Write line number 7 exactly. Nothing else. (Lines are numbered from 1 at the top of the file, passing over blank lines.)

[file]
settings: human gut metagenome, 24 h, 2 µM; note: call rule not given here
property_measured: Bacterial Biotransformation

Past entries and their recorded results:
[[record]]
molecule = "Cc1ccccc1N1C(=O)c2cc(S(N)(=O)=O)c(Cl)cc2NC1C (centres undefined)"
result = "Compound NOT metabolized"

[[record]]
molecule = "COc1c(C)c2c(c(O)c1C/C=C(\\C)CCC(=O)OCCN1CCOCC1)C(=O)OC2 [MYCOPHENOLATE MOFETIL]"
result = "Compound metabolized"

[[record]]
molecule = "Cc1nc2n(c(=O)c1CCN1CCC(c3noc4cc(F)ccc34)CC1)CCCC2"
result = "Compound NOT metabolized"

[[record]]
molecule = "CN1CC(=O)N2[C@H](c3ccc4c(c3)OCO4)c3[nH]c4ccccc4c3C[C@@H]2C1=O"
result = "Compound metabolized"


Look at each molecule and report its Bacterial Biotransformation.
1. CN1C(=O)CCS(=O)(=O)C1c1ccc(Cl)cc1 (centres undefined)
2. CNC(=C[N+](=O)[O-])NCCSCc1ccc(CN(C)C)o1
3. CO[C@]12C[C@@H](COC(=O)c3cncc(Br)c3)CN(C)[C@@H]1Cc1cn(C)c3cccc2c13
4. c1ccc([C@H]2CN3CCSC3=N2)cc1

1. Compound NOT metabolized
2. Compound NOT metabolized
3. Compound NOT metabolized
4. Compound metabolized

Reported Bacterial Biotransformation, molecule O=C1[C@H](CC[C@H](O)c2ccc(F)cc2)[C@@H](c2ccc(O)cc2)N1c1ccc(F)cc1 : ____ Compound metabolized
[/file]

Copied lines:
[[record]]